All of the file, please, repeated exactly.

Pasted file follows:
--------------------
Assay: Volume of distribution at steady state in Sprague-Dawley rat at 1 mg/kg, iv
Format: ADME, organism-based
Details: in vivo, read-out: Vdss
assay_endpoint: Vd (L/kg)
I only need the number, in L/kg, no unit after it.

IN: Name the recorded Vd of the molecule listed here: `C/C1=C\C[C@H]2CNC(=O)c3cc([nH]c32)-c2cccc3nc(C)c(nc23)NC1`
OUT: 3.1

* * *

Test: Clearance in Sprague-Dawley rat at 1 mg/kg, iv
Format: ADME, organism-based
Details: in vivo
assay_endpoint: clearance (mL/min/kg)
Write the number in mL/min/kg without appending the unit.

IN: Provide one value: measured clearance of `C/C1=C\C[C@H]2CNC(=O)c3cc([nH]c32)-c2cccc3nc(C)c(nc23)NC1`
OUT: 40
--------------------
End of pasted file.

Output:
Assay: Volume of distribution at steady state in Sprague-Dawley rat at 1 mg/kg, iv
Format: ADME, organism-based
Details: in vivo, read-out: Vdss
assay_endpoint: Vd (L/kg)
I only need the number, in L/kg, no unit after it.

IN: Name the recorded Vd of the molecule listed here: `C/C1=C\C[C@H]2CNC(=O)c3cc([nH]c32)-c2cccc3nc(C)c(nc23)NC1`
OUT: 3.1

* * *

Test: Clearance in Sprague-Dawley rat at 1 mg/kg, iv
Format: ADME, organism-based
Details: in vivo
assay_endpoint: clearance (mL/min/kg)
Write the number in mL/min/kg without appending the unit.

IN: Provide one value: measured clearance of `C/C1=C\C[C@H]2CNC(=O)c3cc([nH]c32)-c2cccc3nc(C)c(nc23)NC1`
OUT: 40